A Jew arrives at Israel’s Haifa port, trying to smuggle two bags of coffee. “What do you have in the bag?” the customs officers ask him. “Bird feed,” he replies. “Since when do birds eat coffee?” “They’ll eat it if they want; if they don’t, they won’t.”
Jewish bootlegging has not only provided material for jokes: Sometimes Jews found themselves moving goods to one country from another illegally to preserve their way of life; in other cases, the incentives were less noble. From lipstick to Ecstasy, here are some highlights of the history of Jewish smugglers.
Despite their image in collective memory and popular culture as primitive (such as Anatevka, the romanticized shtetl of “Fiddler on the Roof”), European shtetls were hubs of commercial activity. After the first partition of Poland, in 1772, Russia subsumed Eastern Poland and the shtetl country of Ukraine. Trading activity in the region slowed down because the tsarina Catherine the Great outlawed a long list of imported items — such as paper, notebooks, silk, cashmere, gloves and lipstick — that she thought were “dangerous” to Russian culture. In many cases, shtetl-dwelling Jews were able to bribe customs officers to bring their goods across the border, but anti-Semitic discrimination often made the toll too high for any profit to be made, so many Jews turned to smuggling. “Jews were more likely to be involved in smuggling than in other criminal ventures in Eastern Europe because they were disproportionately involved in trade in general,” Glenn Dynner, a professor at Sarah Lawrence College, told the Forward.
Jean Lafitte, one of the most infamous pirates and smugglers of the early 19th century, claimed in his diary that he had Jewish grandparents. He played a major role in the smuggling that occurred after America’s Embargo Act of 1807, which prohibited American trade with England and France. He based himself on a small island in Barataria Bay, an inlet near the large port city of New Orleans, and turned it into a smuggling port, shipping large amounts of tobacco and sugar past customs agents into New Orleans. His brother, Pierre Lafitte, ran a blacksmith shop in New Orleans, the equivalent of the modern “front” company.
During the Civil War in the United States, Jews were often unfairly accused of smuggling cotton into Confederate states. The North had restricted trade with Southern cities, and this disruption of free trade created opportunities for smugglers, who brought clothing, quinine and processed foods to the South and cotton to the North. Because Jews had always been involved in trade and could be found on both sides of the conflict, depending on whether they lived in the North or the South, they were suspicious in the eyes of some Americans, and were assumed to be involved in illegal activities. It still came as a surprise to Jews when Ulysses Grant on December 17, 1862, issued General Order No. 11, which called for all Jewish people to be expelled from his territories for “violating every regulation of trade established by the Treasury Department.” Even though the order was revoked 11 days later, General Order No. 11 brought American Jews together, according to the historian Jonathan Sarna. “It was directed not at smugglers but at ‘Jews as a class,’” Sarna wrote in an email to the Forward. “This was an unprecedented threat to the Jewish community and all Jews understood that.”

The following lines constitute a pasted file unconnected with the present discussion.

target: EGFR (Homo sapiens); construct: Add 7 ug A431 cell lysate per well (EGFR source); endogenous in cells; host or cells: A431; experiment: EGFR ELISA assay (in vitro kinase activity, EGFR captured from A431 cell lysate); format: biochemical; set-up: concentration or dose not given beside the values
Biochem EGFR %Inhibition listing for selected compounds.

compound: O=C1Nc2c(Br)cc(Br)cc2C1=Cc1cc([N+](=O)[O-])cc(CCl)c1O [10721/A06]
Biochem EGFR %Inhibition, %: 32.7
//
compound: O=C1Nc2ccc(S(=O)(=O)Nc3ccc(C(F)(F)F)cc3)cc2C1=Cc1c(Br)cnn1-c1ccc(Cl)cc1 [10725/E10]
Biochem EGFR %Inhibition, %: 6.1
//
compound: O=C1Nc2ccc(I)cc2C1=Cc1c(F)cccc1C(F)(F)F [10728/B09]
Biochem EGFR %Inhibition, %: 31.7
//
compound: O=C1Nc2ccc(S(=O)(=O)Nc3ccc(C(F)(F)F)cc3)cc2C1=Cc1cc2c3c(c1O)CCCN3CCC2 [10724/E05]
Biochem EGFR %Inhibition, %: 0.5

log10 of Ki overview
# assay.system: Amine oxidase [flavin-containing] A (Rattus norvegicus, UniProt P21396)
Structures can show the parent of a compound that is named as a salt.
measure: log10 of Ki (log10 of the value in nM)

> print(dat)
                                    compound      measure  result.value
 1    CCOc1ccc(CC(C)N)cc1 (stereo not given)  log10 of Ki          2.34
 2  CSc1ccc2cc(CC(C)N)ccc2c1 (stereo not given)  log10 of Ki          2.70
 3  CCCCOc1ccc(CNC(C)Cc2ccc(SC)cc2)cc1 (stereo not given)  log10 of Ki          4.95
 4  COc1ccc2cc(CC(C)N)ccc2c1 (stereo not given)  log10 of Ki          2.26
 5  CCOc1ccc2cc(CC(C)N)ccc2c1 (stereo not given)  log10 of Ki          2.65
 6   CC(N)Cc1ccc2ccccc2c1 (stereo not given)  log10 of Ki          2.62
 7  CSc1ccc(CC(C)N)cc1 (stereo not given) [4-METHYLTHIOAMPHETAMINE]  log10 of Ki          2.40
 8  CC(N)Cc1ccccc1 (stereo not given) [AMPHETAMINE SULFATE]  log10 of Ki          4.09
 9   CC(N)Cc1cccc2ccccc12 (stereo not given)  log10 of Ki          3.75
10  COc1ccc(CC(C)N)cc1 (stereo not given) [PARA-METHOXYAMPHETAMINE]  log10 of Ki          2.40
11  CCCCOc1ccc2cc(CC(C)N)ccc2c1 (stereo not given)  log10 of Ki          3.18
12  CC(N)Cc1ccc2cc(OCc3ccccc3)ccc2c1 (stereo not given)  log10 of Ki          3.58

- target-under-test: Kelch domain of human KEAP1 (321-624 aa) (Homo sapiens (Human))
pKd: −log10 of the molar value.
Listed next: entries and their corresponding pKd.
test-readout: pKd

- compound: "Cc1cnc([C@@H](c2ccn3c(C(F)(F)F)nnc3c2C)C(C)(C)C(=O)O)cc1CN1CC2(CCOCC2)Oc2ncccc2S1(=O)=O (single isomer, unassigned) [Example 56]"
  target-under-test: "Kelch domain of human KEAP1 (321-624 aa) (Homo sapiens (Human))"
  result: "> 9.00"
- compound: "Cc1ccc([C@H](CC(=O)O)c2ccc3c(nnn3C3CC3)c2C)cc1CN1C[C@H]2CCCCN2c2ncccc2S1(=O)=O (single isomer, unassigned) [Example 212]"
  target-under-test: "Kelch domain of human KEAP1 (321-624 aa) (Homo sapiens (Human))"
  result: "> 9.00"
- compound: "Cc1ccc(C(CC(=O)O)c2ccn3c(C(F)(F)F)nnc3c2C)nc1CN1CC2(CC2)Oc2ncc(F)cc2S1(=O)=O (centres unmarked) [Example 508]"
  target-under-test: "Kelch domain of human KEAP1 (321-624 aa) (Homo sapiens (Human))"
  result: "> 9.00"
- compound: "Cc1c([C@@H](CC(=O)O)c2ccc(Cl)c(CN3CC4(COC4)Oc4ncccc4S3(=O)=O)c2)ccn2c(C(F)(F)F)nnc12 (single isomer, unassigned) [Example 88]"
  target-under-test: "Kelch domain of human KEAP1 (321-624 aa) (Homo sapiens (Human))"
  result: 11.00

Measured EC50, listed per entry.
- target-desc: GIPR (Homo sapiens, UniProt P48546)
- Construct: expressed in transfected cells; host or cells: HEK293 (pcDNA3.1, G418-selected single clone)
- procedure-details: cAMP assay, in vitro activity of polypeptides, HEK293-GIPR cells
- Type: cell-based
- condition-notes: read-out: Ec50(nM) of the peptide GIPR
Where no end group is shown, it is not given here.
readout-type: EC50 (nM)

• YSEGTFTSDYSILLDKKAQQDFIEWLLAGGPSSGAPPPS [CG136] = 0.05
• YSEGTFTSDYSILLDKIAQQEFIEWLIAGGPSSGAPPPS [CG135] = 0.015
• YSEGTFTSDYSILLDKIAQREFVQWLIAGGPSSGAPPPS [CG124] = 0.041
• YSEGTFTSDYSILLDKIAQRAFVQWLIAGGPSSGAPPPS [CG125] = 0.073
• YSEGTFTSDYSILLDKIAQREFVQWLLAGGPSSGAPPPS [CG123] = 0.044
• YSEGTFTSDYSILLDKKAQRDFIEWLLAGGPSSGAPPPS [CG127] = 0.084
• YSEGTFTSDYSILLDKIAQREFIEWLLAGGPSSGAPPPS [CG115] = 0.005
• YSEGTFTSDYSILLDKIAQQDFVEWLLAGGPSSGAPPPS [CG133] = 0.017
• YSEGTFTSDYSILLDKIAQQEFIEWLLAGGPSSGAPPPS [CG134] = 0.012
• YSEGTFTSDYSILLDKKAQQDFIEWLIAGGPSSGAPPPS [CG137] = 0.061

The early 20th century saw the rise of big-name Jewish criminals such as Meyer Lansky, Max “Boo Boo” Hoff and Abner “Longy” Zwillman, who were involved in the large bootlegging networks of the Prohibition era. Less is known about illegal alcohol trading that took place before the Prohibition amendment went into effect in 1920. Larger companies dominated the market, and many low-income Russian immigrants lacked the initial capital needed to start a successful business. These Jews set up illegal alcohol stills in tenement buildings in New York and Philadelphia. After 1920, many of them sold and smuggled alcohol to keep their source of income alive.
In 1940, the Nazi regime ordered all Jews in Warsaw, Poland, to move into the confining and unsanitary ghetto. Because food was scarce, lives depended on goods smuggled in from the outside. Soon it became clear that being smuggled out of the ghetto would be the only way to survive. Irena Sendler, a Polish social worker, smuggled 2,500 babies and children out in potato bags, coffins and even toolboxes as she pretended to be inspecting the ghetto’s conditions. She survived arrest and torture, and lived to be 98 in Warsaw.
In the late 1990s, an Israeli Canadian named Sean Erez set up one of the biggest Ecstasy smuggling rings in the United States by using Hasidic Jews in New York as couriers. Erez and his associates roped in young Orthodox boys by telling them that they would smuggle diamonds from Europe. Erez counted on the fact that the Hasidic adolescents would join in a scheme that allowed them to rebel against their restrictive lifestyle. In the operation’s peak year, the Hasidic carriers brought more than 1 million Ecstasy pills from Holland through John F. Kennedy International Airport. As the carriers’ mistakes added up over time, Erez and his associates were arrested in 1999 and 2000, respectively. “Holy Rollers,” a feature film based on the debacle and starring Jesse Eisenberg, was released in 2010.